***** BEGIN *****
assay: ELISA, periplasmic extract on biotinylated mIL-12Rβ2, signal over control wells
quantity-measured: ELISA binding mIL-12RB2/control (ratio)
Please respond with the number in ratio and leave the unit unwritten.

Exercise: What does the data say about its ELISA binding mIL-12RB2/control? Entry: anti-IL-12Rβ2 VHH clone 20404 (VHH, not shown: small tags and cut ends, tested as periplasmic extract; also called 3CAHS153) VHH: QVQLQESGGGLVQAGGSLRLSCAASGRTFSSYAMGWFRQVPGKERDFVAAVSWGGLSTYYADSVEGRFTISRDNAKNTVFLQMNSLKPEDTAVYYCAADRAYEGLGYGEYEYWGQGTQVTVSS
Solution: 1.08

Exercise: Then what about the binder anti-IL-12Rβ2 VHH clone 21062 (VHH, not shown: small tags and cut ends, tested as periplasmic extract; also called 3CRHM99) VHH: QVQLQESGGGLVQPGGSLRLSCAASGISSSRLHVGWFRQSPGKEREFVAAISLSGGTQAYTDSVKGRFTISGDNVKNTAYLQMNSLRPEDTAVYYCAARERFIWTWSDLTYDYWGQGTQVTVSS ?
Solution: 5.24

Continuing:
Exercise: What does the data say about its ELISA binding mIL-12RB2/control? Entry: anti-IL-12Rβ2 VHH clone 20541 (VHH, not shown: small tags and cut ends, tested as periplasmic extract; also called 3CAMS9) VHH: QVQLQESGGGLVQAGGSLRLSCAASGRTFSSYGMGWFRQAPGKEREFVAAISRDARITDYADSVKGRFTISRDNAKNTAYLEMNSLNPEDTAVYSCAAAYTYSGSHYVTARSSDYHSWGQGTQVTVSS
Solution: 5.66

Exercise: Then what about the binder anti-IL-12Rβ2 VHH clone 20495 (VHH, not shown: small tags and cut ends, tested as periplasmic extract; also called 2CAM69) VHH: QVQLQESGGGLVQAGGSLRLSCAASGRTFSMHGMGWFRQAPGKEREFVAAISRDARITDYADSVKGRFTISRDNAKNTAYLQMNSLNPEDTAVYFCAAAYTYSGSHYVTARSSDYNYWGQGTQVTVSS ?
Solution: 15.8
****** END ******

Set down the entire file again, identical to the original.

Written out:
assay: ELISA, periplasmic extract on biotinylated mIL-12Rβ2, signal over control wells
quantity-measured: ELISA binding mIL-12RB2/control (ratio)
Please respond with the number in ratio and leave the unit unwritten.

Exercise: What does the data say about its ELISA binding mIL-12RB2/control? Entry: anti-IL-12Rβ2 VHH clone 20404 (VHH, not shown: small tags and cut ends, tested as periplasmic extract; also called 3CAHS153) VHH: QVQLQESGGGLVQAGGSLRLSCAASGRTFSSYAMGWFRQVPGKERDFVAAVSWGGLSTYYADSVEGRFTISRDNAKNTVFLQMNSLKPEDTAVYYCAADRAYEGLGYGEYEYWGQGTQVTVSS
Solution: 1.08

Exercise: Then what about the binder anti-IL-12Rβ2 VHH clone 21062 (VHH, not shown: small tags and cut ends, tested as periplasmic extract; also called 3CRHM99) VHH: QVQLQESGGGLVQPGGSLRLSCAASGISSSRLHVGWFRQSPGKEREFVAAISLSGGTQAYTDSVKGRFTISGDNVKNTAYLQMNSLRPEDTAVYYCAARERFIWTWSDLTYDYWGQGTQVTVSS ?
Solution: 5.24

Continuing:
Exercise: What does the data say about its ELISA binding mIL-12RB2/control? Entry: anti-IL-12Rβ2 VHH clone 20541 (VHH, not shown: small tags and cut ends, tested as periplasmic extract; also called 3CAMS9) VHH: QVQLQESGGGLVQAGGSLRLSCAASGRTFSSYGMGWFRQAPGKEREFVAAISRDARITDYADSVKGRFTISRDNAKNTAYLEMNSLNPEDTAVYSCAAAYTYSGSHYVTARSSDYHSWGQGTQVTVSS
Solution: 5.66

Exercise: Then what about the binder anti-IL-12Rβ2 VHH clone 20495 (VHH, not shown: small tags and cut ends, tested as periplasmic extract; also called 2CAM69) VHH: QVQLQESGGGLVQAGGSLRLSCAASGRTFSMHGMGWFRQAPGKEREFVAAISRDARITDYADSVKGRFTISRDNAKNTAYLQMNSLNPEDTAVYFCAAAYTYSGSHYVTARSSDYNYWGQGTQVTVSS ?
Solution: 15.8